More than trendy accessories: training optimization with the help of wearables -- MEDICA - World Forum for Medicine

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Digital and automated laboratory – Robots as multifunctional helpers

26/11/2021

A lot of laboratory tasks require high precision on one hand, on the other they tend to be repetitive and tiring. While humans can only work for a limited time here while staying effective, robots are able to work without taking a break. The start-up bAhead wants to make collaborative robots, CoBots, adaptable helpers with the help of AI. We learn more from CEO & Founder Rainer Treptow.
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AI helps to correct distortions in in vivo photoacoustic images of humans

26/11/2021

Obtaining an accurate speed of sound (SoS) inside the body leads to improved resolution of ultrasound or photoacoustic (PA) images. However, it is difficult to accurately predict the SoS since it differs from person to person, depending on the random distribution of muscle, bone, and fat in each individual.
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Common wearable fitness tracker helps clinicians assess at-home recovery after kids' surgery

25/11/2021

A recent study from Ann & Robert H. Lurie Children's Hospital of Chicago found that using a consumer-grade wearable device to track a child's heart rate and physical activity after surgery could help clinicians decide if at-home recovery is going as expected or if an emergency department (ED) visit is needed to address possible complications.
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Image: Images of bone marrow cells; Copyright: Helmholtz Munich / Carsten Marr

Fighting blood diseases with artificial intelligence

24/11/2021

How can we better diagnose blood diseases? A research group aims to answer this question with artificial intelligence (AI). Their goal is to facilitate the time-consuming analysis of bone marrow cells under the microscope. The researchers developed the largest open-source database on microscopic images of bone marrow cells to date.
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Image: Biopsy-free virtual histology of skin; Copyright: Aydogan Ozcan, PhD

New imaging technology may reduce need for skin biopsies

24/11/2021

Instead of surgically removing a sample of skin, sending it to a lab and waiting several days for results, your dermatologist takes pictures of a suspicious-looking lesion and quickly produces a detailed, microscopic image of the skin.
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AI and genomic surveillance combine to detect health care infectious disease outbreaks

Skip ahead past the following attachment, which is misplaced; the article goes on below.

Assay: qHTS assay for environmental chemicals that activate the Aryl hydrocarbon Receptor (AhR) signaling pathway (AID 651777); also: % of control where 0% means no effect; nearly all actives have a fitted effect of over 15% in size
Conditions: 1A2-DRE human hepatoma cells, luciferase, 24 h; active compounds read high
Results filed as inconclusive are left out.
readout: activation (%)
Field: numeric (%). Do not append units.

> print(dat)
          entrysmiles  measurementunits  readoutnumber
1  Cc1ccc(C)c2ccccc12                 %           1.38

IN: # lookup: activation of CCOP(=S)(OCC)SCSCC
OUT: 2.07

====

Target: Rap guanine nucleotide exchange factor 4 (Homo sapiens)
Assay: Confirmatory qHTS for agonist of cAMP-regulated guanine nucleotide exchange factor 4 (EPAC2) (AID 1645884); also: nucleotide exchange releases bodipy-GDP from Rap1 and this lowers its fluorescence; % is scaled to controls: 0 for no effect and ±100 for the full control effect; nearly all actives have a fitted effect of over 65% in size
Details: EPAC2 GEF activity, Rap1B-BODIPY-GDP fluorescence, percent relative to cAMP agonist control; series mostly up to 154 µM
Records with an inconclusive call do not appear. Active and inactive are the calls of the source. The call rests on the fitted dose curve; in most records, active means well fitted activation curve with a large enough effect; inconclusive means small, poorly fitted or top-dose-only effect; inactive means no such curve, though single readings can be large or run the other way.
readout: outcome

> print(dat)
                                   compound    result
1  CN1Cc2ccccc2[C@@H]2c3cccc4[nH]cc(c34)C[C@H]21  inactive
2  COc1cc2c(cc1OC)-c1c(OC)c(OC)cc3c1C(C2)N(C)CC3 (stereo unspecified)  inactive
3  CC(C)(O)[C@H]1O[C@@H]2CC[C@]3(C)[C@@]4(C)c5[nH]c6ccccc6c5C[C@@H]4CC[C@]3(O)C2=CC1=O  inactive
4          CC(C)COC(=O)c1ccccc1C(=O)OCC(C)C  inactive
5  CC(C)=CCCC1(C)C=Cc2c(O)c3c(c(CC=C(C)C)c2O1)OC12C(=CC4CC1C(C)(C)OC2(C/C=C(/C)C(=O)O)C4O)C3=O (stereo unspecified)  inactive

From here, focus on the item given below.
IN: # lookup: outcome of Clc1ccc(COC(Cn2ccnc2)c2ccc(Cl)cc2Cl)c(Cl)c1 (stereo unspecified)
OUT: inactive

22/11/2021

By coupling machine learning with whole genome sequencing, University of Pittsburgh School of Medicine and Carnegie Mellon University scientists greatly improved the quick detection of infectious disease outbreaks within a hospital setting over traditional methods for tracking outbreaks.
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Deep learning for extremity radiographs confounded by labels

19/11/2021

According to an open-access Editor's Choice article in ARRS' American Journal of Roentgenology (AJR), convolutional neural networks (CNN) trained to identify abnormalities on upper extremity radiographs are susceptible to a ubiquitous confounding image feature that could limit their clinical utility: radiograph labels.
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Artificial intelligence–based method predicts risk of atrial fibrillation

19/11/2021

Atrial fibrillation—an irregular and often rapid heart rate—is a common condition that often leads to the formation of clots in the heart that can travel to the brain to cause a stroke. A researchers team has developed an artificial intelligence–based method for identifying patients who are at risk for developing atrial fibrillation and could therefore benefit from preventative measures.
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The laboratory industry between Corona and AI

17/11/2021

The laboratory industry is currently in commotion: the whole world is watching when it comes to news from the Corona pandemic. But tests and the sequencing of new variants are not the only stress factors: robotics, networking and AI are finding their ways into laboratories and turn existing processes upside down. We talked to some of the exhibitors at MEDICA 2021 about this.